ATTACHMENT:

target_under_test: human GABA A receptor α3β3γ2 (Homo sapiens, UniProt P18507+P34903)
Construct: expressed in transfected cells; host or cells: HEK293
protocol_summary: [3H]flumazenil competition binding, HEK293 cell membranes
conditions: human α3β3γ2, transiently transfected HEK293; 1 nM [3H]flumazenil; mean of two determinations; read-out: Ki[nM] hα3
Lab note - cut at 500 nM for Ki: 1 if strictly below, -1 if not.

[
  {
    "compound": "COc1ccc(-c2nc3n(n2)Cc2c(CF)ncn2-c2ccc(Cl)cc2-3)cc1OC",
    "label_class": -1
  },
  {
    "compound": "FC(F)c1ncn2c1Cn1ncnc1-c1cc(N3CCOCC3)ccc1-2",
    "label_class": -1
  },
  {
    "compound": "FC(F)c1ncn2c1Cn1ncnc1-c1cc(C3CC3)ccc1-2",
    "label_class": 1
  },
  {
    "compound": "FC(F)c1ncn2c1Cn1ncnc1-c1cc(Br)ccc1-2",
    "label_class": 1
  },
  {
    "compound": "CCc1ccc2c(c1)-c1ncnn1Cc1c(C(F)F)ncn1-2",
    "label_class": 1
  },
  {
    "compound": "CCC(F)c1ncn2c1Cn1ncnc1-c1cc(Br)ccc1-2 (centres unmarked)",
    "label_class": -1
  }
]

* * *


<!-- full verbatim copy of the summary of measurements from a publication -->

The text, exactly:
target_under_test: human GABA A receptor α3β3γ2 (Homo sapiens, UniProt P18507+P34903)
Construct: expressed in transfected cells; host or cells: HEK293
protocol_summary: [3H]flumazenil competition binding, HEK293 cell membranes
conditions: human α3β3γ2, transiently transfected HEK293; 1 nM [3H]flumazenil; mean of two determinations; read-out: Ki[nM] hα3
Lab note - cut at 500 nM for Ki: 1 if strictly below, -1 if not.

[
  {
    "compound": "COc1ccc(-c2nc3n(n2)Cc2c(CF)ncn2-c2ccc(Cl)cc2-3)cc1OC",
    "label_class": -1
  },
  {
    "compound": "FC(F)c1ncn2c1Cn1ncnc1-c1cc(N3CCOCC3)ccc1-2",
    "label_class": -1
  },
  {
    "compound": "FC(F)c1ncn2c1Cn1ncnc1-c1cc(C3CC3)ccc1-2",
    "label_class": 1
  },
  {
    "compound": "FC(F)c1ncn2c1Cn1ncnc1-c1cc(Br)ccc1-2",
    "label_class": 1
  },
  {
    "compound": "CCc1ccc2c(c1)-c1ncnn1Cc1c(C(F)F)ncn1-2",
    "label_class": 1
  },
  {
    "compound": "CCC(F)c1ncn2c1Cn1ncnc1-c1cc(Br)ccc1-2 (centres unmarked)",
    "label_class": -1
  }
]

* * *